Billed as "the first Israeli play to deal with the Intifada," Masked Men, opens at Off-Off-Broadway's La MaMa E.T.C. Oct. 31 and runs there to Nov. 10. The play, by Ilan Hatsor, won first prize in Israel's Akco Fringe Festival in 1990.
Three Palestinian brothers are torn apart by conflicting loyalties and "the impossibility of honorable existence under the occupation." The eldest brother collaborates with the Israeli secret service, the middle sibling is a militant Palestinian radical, and the youngest gets caught in the middle. Hatsor calls the psychological drama an attempt to understand "the other side." For him, theatre must journey into the strange, foreign and monstrous -- in other words, the enemy, "a person with desires and inhibitions that the stage can understand and discover."
In explaining his decision to write about Israel's Arab world, Hatsor pointed out that the world's first extant drama was Aeschylus' The Persians, which used theatre to describe the pain of losing an enemy. "It was clear to me," Hatsor noted, "that the characters in my play would be Arabs with no Jew. I wanted to make an effort to look through their eyes. Almost everybody has a family and brothers, so it was obvious for me to deal with...three brothers. I tried to push away politics and concentrate on the human situation. Politics would always be in the background, so it's unnecessary to talk about it."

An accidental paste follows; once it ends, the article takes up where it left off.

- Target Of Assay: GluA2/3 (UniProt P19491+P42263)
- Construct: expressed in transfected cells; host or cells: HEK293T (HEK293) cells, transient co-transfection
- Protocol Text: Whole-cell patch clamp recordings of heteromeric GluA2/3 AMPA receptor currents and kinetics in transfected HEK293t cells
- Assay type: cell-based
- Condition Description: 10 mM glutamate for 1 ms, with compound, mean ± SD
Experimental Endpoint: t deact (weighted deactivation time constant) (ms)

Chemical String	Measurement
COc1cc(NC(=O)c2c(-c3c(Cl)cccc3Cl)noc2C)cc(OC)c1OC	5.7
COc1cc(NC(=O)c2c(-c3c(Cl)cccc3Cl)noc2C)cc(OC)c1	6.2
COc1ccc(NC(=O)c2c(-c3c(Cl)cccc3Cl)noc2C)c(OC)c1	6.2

Masked Men was Hatsor's first play, written when he was 26. It played for three seasons at Tel Aviv's Cameri Theatre, and has been produced throughout Europe. Translated into English by Miriam Schlessiner, Michael Taub and Kira Goldstein, the drama is directed by Victor Attar and Geula Jeffet Attar, and performed by Victor Attar, Ernest Abuba and Hossein Fassa. Later Hatsor plays include The State Controller and the satire, Hay-Rimona.
For tickets ($12) and information on Masked Men -- which is designed by Gabriella Simon and features music by Tim Schellenbaum - call (212) 475-7710. -- By David Lefkowitz